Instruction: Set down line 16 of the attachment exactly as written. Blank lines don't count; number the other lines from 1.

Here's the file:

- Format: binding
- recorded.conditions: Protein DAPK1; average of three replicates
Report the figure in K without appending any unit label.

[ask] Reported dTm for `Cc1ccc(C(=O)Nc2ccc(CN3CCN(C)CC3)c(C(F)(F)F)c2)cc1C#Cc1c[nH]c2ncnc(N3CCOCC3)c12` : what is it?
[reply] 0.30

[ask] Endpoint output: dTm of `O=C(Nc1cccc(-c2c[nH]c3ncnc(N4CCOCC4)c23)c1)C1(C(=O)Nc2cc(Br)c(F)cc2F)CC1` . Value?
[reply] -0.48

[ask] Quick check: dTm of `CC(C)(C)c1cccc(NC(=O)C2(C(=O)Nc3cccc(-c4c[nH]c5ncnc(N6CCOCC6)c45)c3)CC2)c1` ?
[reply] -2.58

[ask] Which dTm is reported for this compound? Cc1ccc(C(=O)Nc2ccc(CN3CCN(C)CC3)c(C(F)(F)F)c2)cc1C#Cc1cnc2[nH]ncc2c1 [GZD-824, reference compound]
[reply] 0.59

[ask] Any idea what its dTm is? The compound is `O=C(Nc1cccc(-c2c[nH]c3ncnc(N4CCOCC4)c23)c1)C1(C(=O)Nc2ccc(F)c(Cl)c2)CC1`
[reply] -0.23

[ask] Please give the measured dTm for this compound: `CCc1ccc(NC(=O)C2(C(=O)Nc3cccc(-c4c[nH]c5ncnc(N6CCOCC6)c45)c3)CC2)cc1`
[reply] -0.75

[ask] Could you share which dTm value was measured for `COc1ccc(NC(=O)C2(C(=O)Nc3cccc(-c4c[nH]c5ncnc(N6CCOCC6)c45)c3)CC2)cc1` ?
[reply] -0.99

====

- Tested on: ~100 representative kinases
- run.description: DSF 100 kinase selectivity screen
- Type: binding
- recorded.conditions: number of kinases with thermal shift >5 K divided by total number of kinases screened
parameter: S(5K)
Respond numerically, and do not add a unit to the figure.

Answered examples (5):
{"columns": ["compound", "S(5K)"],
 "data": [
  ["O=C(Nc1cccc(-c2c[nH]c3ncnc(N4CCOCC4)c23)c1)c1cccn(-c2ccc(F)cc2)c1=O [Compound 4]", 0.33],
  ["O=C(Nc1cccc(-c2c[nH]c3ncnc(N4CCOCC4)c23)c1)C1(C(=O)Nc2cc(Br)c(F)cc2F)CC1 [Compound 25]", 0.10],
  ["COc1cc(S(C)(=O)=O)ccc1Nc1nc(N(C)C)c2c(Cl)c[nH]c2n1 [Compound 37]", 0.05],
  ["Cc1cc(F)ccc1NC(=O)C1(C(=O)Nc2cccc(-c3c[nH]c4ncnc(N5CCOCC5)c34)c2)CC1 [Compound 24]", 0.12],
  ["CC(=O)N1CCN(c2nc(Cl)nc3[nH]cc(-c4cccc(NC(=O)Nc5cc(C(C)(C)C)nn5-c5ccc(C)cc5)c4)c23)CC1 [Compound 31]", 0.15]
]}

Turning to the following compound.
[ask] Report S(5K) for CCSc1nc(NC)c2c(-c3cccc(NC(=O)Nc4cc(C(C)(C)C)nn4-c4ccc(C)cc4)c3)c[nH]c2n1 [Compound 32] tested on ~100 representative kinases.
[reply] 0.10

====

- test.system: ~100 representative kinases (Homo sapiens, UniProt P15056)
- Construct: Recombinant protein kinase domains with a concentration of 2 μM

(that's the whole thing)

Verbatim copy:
[ask] Could you share which dTm value was measured for `COc1ccc(NC(=O)C2(C(=O)Nc3cccc(-c4c[nH]c5ncnc(N6CCOCC6)c45)c3)CC2)cc1` ?